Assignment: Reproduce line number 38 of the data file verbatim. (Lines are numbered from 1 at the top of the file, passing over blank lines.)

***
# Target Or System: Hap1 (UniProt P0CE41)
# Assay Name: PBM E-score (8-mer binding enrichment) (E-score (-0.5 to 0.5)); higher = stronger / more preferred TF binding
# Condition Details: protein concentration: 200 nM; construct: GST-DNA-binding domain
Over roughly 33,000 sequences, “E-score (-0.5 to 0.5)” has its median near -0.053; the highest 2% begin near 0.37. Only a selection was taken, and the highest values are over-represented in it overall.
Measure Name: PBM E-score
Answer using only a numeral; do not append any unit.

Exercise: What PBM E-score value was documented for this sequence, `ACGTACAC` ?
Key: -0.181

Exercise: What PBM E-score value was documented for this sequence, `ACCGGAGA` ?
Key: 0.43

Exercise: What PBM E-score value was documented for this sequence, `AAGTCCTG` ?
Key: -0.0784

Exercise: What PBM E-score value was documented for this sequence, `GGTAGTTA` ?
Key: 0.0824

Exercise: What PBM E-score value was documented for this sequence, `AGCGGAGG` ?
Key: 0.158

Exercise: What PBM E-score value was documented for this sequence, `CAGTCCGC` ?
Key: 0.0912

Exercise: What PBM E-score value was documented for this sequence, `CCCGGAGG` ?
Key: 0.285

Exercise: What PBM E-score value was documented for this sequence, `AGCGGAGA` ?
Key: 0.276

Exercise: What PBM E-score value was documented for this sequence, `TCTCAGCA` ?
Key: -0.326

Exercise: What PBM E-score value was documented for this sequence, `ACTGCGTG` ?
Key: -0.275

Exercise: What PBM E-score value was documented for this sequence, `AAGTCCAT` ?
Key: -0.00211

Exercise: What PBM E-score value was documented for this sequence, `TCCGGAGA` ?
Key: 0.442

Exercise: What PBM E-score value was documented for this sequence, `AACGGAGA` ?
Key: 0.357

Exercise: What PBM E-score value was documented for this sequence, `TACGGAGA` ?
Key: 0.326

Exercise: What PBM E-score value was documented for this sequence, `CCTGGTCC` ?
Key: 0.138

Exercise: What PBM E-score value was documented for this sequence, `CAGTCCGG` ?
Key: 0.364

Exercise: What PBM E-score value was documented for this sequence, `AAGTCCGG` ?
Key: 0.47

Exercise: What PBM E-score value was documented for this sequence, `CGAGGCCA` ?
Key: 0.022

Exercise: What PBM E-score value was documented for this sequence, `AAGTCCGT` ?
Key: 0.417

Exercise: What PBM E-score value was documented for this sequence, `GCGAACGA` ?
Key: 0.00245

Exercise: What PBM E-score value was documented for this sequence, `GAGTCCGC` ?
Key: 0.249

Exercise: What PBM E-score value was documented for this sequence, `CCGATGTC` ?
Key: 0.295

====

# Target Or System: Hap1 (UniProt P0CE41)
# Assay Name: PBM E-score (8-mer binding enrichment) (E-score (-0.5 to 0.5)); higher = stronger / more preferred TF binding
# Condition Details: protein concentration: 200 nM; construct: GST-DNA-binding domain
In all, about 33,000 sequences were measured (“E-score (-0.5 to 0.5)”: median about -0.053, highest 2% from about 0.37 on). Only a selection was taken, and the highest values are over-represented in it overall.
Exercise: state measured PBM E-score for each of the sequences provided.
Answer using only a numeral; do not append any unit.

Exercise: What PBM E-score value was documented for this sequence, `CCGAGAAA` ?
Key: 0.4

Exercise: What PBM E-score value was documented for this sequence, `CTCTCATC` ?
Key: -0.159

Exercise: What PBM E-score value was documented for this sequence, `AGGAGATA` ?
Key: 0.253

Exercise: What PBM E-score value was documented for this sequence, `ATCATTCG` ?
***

Key: 0.364